A Bomb Technicians View: Possible Methane Contribution to Hyperbaric Explosion

Below is an excerpt from a highly skilled and FBI trained bomb technician & Instructor who has been investigating fires and explosions for 22 years.  Thank you very much RED DIVER1 for the quick response.

FROM RED DIVER 1 Depending on the volume and pressure of each gas present at the time of the explosion, it MAYBE possible that a spark could produce an ignition of the gases to sustain a rapid deflagration or explosion causing the chamber to rupture as the direct result of gas overpressure.

Several factors must be present to support this theory. First off, the Lower Explosive Limit or LEL must be known. Wikipedia defines the LEL as the lowest concentration (percentage) of a gas or a vapor in air capable of producing a flash of fire in presence of an ignition source (arc, flame, heat). At a concentration in air below the LEL there is not enough fuel to continue an explosion. Concentrations lower than the LEL are “too lean” to explode but may still deflagrate (burn or rapidly combust).

The Upper Explosive Limit or UEL is the highest concentration or percentage of a gas or a vapor in air capable of producing a open flash of fire in the presence of an ignition source. In this case the possibility of a spark resulting from a metal horse coming into contact with another metal surface inside the chamber, could be sufficient to cause a rapid deflagration. The resulting gas overpressure would cause the chamber to violently rupture causing heat, fragmentation and a blast pressure wave in the immediate area.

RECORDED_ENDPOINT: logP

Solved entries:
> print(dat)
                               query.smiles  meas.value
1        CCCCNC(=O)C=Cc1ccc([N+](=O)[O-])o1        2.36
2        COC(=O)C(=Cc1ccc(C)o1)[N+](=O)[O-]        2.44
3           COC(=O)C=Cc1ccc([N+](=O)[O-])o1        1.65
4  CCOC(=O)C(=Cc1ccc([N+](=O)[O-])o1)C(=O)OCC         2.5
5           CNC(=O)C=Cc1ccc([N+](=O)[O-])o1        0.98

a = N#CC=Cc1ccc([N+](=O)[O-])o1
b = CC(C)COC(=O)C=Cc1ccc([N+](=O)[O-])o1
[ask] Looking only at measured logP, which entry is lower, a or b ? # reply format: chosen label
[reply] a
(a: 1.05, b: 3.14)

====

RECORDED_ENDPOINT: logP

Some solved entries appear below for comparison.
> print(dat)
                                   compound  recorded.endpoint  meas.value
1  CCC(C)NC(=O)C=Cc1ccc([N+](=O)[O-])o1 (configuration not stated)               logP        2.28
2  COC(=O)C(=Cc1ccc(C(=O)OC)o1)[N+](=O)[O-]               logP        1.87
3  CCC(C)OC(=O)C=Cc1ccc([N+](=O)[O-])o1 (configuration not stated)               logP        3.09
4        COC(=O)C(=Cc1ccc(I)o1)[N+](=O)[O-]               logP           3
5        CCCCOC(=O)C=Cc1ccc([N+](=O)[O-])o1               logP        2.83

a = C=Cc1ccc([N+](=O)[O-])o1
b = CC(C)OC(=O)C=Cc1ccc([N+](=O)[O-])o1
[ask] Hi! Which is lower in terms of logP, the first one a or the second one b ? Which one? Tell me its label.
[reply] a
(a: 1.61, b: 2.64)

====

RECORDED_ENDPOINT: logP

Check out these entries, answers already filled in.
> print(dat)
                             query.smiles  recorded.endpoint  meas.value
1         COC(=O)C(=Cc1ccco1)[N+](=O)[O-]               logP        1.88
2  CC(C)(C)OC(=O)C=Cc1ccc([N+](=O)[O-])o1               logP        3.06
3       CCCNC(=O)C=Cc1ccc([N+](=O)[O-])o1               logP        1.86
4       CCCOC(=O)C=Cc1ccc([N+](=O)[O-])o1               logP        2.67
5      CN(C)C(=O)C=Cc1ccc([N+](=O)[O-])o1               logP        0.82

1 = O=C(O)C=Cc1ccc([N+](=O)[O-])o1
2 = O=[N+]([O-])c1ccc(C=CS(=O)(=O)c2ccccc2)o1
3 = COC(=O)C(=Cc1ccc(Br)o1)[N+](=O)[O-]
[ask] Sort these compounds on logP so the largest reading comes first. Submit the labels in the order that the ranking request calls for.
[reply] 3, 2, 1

Oxygen enriched atmospheres lower the LEL and increase the UEL. An atmosphere devoid of an oxidizer is neither flammable or explosive regardless of the fuel gas concentration. Increasing the fraction of inert gases in an air mixture raises the LEL and decreases the UEL (keep in mind the fire triangle).

Methane gas has a LEL of 4.4% (at 138 degrees C) by volume, meaning 4.4% of the total volume of the air consists of methane. At 20 degrees C the LEL is 5.1 % by volume. If the atmosphere has less than 5.1% methane, an explosion cannot occur even if a source of ignition is present. When methane (CH4) concentration reaches 5.1% an explosion can occur if there is an ignition source. LEL concentrations vary greatly between combustible gases.

To prove this theory, the volume, temperatures and partial pressures of the affected gases would have to be known values to identify the upper and lower flammability/explosive limits.

In summation, it would be possible for a rapid deflagration or explosion to occur if the explosive limits are within range.



Bomb Tech Extraordinaire


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